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Bertil Muth
Bertil Muth

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Manual testing

At certain points in my career, I worked as a „manual tester“: I executed test cases step by step, manually, in the GUI. I compared what happened in the GUI to the expected values in the test documentation.

The customers paid for it, but it wasn‘t fulfilling work. Even when I had written the test documentation myself.

With some effort, most of the tests could have been automated.
Still, I think there is a place for manual testing, e.g. exploratory testing.

What are your thoughts and experiences?

Top comments (2)

jillesvangurp profile image
Jilles van Gurp

Do CD and limit your manual testing to production and focus on finding things that can be improved incrementally. If you set up monitoring properly, have users, and do AB testing or other forms of phased rollout, you'll have plenty of opportunity and feedback to catch and fix any blocking issues. Whatever you do, don't add ceremonial bureaucracy to deployments. Deployments need to be instant, a no-brainer, and totally safe to do any moment of the day (including Friday). That also makes it easy to roll out any urgent fixes, which should be rare. If that becomes a regular thing fix your automated tests.

itsasine profile image
ItsASine (Kayla) • Edited

The worst part of my job is manual testing.

To others in the QA department, the worst part of their job is automated testing.


For me, I'd rather pivot my career towards development than to ever write another manual script, but I'm also in a position where I can be like "hey new person, go write this manual test" so I'm not that motivated yet. I just want to code. Or as I prefer to say, I'm so lazy that I tell the computer to do the testing for me.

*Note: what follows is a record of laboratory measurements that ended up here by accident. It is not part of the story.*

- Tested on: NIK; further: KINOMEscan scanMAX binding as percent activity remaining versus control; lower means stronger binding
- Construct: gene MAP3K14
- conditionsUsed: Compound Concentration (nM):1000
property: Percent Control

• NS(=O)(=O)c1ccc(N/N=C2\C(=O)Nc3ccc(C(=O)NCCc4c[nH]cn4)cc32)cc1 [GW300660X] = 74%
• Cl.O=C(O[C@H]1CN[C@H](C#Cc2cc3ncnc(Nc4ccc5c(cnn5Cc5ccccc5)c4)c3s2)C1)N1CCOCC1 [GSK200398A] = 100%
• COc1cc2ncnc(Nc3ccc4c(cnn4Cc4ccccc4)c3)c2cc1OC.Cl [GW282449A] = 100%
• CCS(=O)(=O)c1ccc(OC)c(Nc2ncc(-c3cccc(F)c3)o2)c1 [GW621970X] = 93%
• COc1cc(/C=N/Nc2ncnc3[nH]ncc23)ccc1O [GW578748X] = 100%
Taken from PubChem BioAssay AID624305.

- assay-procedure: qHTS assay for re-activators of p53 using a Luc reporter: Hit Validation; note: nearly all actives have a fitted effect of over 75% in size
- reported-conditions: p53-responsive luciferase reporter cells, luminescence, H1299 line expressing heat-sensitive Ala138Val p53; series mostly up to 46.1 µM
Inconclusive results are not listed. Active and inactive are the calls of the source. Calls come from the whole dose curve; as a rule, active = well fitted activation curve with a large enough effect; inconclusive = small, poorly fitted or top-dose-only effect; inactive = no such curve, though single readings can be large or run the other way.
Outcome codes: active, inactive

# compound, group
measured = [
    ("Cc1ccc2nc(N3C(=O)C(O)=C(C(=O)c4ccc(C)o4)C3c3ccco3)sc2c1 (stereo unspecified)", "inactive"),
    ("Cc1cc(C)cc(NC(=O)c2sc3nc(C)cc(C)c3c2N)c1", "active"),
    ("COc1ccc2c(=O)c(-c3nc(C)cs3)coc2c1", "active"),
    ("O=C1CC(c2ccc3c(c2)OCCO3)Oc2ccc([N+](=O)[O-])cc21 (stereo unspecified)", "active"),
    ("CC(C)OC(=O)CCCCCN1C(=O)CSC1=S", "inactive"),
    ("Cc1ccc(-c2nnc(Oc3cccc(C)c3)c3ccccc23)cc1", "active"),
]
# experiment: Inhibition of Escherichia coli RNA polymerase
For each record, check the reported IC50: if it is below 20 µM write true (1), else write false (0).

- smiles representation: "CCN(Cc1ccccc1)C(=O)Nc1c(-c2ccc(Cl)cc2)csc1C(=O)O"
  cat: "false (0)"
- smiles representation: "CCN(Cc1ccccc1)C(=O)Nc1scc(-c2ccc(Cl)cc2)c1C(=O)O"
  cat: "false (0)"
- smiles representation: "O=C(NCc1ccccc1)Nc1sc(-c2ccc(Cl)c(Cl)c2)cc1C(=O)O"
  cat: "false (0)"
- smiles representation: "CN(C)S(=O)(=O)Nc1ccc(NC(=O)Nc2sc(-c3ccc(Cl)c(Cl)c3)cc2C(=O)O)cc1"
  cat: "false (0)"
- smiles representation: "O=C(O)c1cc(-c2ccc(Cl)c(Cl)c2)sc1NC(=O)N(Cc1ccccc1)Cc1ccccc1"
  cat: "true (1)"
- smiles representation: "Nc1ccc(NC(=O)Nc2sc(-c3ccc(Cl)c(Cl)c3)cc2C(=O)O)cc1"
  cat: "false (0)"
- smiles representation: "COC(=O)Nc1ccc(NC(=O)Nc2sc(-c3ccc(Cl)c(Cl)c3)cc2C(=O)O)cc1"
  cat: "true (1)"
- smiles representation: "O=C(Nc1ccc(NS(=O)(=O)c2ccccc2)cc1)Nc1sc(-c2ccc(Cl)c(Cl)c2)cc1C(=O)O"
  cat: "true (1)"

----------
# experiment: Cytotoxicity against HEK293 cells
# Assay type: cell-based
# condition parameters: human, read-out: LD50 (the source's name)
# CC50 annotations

The spots where I think manual testing make the most sense are

  1. "look and feel" kind of tests
  2. pre-release regression testing

For things like colors and positions, those absolutely could be tested automagically. The technology is totally there. It's just not worth it to do so. The requirement is rarely that a button is #428BCA and 55px margin-left. The requirement is that it's blue and off to the left with a little whitespace. Also, tests like that are highly likely to end up being hardware specific. Checking an element is at (34, 28) may work on my external monitor but not on my built-in Retina display, and never work at all for someone else on the team or on Jenkins in headless Chrome.

For pre-release testing, I don't think anything major should be found (ie: run your full automation suite frequently not just before deployments) but some quirks that can only be seen once the whole thing is packaged up and ready to go are easier for a human to find. Your application might have 5 different cancel buttons and 4 of them go to the main menu and one goes to a place that makes sense but, at a higher level, clearly wasn't intended since all the other ones go to the main menu. The automation tests will happily pass since you wrote it in the way that made sense but now you can see with fresh eyes that it's dumb.

Some people super duper enjoy thinking of all the ways a user can do things and poking around the app for hours just seeing what there is to find. I'd rather program. Neither is better and both have their place. I'm awful at caring about and coming up with edge and corner cases; more power to those who can -- please keep doing it so I don't have to.